September 14, 2020 13:03
Residents of Ansan south of Seoul are growing uneasy after news that infamous child rapist Cho Doo-soon wants to return to his hometown after finishing his 12-year sentence later this year.
There are increasing calls for city officials to bolster security to keep tabs on the whereabouts of Cho, who brutally raped a 12-year-old girl back in 2008 causing her permanent physical damage.
The victim, who is now at university, still lives there, and there are no laws that can prevent him from approaching her in any way. Parents of young children and women who run small businesses alone in the area are especially nervous since Cho has a long rap sheet.
City officials will send a letter with his photo, personal details, criminal record and address to childcare facilities and families with children. But victims of sex crimes are not entitled to such warnings under the current law once they reach legal age.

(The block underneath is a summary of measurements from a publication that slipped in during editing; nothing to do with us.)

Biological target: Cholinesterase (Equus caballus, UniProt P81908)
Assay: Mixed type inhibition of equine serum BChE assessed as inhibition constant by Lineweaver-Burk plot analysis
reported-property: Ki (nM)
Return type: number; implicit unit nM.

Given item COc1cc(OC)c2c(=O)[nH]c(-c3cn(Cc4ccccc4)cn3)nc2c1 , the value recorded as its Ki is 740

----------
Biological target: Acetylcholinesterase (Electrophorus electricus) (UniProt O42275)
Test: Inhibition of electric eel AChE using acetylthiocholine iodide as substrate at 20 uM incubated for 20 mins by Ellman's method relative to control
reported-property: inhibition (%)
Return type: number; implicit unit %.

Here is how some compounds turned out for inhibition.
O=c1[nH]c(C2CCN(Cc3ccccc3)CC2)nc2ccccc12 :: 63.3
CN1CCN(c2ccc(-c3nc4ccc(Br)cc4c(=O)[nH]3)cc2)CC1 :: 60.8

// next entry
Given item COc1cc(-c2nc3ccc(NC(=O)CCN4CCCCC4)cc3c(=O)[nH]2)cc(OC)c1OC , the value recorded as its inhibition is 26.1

A spokesman for the Ministry of Gender Equality and Family said, "Victims may not want to hear anything more about their assailants, and the responsible agencies may have difficulty keeping track of victims' addresses."
In the U.S., "Jessica's Law" in many states requires child sex offenders to stay at least 600 m away from all locations where children gather. But Korea has no such laws.
A new law went into effect in April last year authorizing courts to order child rapists to stay away from their victims, but it does not apply retroactively.
However, Cho is required to wear an ankle bracelet for seven years after his release and his personal information will be public for five years. Police will track his whereabouts for 20 years.
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